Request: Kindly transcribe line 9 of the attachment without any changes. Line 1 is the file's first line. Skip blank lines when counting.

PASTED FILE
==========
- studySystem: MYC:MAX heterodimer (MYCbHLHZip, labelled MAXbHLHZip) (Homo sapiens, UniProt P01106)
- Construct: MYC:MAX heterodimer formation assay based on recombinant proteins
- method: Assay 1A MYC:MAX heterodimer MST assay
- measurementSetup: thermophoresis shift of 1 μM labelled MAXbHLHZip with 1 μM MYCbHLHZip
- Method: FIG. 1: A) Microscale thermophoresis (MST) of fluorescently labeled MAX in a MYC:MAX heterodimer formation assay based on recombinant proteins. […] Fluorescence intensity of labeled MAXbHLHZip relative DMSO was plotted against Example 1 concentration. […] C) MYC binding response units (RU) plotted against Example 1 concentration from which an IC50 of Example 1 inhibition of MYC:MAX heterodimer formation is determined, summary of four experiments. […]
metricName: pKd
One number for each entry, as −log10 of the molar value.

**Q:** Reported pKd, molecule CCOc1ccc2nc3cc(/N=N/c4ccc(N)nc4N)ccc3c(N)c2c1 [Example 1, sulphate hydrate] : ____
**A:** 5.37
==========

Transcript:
**A:** 5.37